Tune is an abstraction layer for general parameter tuning built on top of Fugue. It can run hyperparameter tuning frameworks such as Optuna and Hyperopt on the backends supported by Fugue (Spark, Dask, Ray, and local). Tune can also be used for general scientific computing in addition to typical machine learning libraries such as Scikit-learn and Keras.
Tune has the following goals:
Provide the simplest and most intuitive APIs for major tuning cases.
Be scale agnostic and platform agnostic. We want you to worry less about distributed computing, and just focus on the tuning logic itself. Built on Fugue, Tune let you develop your tuning process iteratively. You can test with small spaces on local machine, and then switch to larger spaces and run distributedly with no code change.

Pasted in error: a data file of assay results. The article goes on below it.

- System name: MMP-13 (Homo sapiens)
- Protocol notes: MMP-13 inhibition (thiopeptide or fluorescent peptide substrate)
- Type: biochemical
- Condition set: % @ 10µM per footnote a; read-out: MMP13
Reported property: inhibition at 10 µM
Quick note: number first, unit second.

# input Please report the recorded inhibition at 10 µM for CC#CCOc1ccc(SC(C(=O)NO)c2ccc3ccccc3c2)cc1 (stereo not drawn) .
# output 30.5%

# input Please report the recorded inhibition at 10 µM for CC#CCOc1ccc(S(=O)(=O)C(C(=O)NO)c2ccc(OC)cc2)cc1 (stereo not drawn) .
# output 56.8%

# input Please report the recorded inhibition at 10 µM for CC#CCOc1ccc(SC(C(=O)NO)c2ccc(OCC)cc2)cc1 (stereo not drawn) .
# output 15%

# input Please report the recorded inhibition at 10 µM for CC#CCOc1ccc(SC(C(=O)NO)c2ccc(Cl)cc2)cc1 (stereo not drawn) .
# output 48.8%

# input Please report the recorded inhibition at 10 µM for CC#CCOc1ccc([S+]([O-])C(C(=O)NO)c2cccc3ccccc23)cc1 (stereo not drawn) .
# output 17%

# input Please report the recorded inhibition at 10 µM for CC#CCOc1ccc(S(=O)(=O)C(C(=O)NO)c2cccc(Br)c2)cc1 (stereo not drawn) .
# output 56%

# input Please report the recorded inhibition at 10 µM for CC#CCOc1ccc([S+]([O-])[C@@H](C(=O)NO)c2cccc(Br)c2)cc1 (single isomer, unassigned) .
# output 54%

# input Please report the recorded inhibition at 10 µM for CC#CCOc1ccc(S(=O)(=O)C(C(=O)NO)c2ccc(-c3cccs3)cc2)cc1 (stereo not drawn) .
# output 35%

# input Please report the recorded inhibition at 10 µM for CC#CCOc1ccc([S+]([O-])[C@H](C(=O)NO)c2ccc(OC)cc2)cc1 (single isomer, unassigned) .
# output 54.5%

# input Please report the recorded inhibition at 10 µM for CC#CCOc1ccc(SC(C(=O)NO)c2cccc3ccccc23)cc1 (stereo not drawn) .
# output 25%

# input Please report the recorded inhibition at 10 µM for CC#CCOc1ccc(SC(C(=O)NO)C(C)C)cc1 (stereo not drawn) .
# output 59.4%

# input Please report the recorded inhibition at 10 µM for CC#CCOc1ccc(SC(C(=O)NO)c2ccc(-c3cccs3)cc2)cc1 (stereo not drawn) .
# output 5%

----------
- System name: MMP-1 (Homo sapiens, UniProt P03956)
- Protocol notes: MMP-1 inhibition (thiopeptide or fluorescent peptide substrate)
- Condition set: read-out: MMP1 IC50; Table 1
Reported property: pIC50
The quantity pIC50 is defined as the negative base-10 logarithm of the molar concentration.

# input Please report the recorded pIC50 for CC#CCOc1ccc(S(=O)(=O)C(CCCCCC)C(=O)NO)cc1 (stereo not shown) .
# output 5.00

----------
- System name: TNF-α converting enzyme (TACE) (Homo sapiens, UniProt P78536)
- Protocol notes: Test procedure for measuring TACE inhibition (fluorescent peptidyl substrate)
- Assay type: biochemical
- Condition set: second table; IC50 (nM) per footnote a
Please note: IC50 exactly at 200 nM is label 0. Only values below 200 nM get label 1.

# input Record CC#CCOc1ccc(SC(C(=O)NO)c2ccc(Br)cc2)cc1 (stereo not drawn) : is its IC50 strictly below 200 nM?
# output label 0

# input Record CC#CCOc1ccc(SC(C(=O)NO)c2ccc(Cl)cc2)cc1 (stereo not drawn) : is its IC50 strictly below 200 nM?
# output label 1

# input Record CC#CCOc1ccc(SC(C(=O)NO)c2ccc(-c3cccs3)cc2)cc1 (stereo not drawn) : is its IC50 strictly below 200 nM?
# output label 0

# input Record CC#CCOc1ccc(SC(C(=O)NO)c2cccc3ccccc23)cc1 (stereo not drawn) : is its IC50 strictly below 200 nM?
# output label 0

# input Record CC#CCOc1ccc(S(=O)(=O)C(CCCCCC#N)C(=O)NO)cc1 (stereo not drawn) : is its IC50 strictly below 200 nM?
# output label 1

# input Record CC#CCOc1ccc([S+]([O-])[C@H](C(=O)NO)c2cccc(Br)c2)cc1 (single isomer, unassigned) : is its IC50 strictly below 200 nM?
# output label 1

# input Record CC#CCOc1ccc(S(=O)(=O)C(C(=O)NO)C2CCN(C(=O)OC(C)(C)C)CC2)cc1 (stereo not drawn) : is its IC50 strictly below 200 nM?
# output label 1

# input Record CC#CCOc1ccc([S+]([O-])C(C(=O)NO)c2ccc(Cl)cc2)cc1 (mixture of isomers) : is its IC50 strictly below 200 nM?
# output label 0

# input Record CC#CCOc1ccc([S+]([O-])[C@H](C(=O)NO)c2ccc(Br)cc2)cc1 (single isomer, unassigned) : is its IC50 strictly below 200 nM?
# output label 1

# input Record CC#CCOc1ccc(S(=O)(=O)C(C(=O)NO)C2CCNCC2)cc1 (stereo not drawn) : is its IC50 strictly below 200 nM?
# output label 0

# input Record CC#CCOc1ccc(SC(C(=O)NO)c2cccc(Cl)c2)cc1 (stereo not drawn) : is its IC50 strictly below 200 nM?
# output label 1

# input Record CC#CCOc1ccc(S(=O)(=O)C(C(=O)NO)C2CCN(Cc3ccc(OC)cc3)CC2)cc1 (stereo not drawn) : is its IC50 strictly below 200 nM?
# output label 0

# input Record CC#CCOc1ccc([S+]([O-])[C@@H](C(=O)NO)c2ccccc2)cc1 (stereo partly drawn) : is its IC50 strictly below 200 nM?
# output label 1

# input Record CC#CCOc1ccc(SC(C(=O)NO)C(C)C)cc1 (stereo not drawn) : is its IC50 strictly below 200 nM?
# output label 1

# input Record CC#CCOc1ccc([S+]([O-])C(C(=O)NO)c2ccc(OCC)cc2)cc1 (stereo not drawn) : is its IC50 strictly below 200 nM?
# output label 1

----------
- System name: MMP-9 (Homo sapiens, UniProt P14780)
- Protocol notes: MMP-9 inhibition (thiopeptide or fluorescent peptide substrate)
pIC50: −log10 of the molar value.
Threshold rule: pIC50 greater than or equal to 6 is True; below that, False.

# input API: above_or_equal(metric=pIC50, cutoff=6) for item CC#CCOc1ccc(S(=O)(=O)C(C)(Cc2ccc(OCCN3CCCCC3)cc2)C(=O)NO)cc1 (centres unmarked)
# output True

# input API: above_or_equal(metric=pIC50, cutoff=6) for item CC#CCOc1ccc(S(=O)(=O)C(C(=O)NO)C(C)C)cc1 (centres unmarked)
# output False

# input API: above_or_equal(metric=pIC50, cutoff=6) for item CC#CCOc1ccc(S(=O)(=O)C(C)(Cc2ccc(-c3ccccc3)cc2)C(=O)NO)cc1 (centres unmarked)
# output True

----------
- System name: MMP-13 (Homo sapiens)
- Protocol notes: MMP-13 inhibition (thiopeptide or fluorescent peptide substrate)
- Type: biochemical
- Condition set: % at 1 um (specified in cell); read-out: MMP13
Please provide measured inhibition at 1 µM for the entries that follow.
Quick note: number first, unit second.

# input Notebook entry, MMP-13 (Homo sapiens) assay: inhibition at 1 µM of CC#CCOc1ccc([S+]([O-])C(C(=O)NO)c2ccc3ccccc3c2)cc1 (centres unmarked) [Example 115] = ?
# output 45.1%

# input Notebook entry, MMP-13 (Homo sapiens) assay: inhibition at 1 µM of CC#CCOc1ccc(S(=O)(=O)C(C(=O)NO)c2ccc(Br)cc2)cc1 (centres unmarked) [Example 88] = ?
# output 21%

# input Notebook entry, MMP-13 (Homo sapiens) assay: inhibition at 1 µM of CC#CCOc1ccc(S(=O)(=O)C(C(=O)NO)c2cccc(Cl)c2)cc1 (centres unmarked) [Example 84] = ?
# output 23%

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Tune is available through pip.
pip install tune
Tune does not come with any machine learning libraries because it can also be used to tune any objective functionn (as in the case of scientific computing). To use it with scikit-learn and Bayesian Optimization, you can install with extras.
pip install tune[hyperopt,sklearn]
Here we learn how to define the search space for hyperparameter tuning. We’ll learn how Fugue Tune provides an intuitive and scalable interface for defining hyperparameter combinations for an experiment. Tune’s search space is decoupled any specific framework.
Next we apply the search space on non-iterative problems. These are machine learning models that converge to a solution. Scikit-learn models fall under this.
Next we apply the search space on iterative problems such as deep learning problems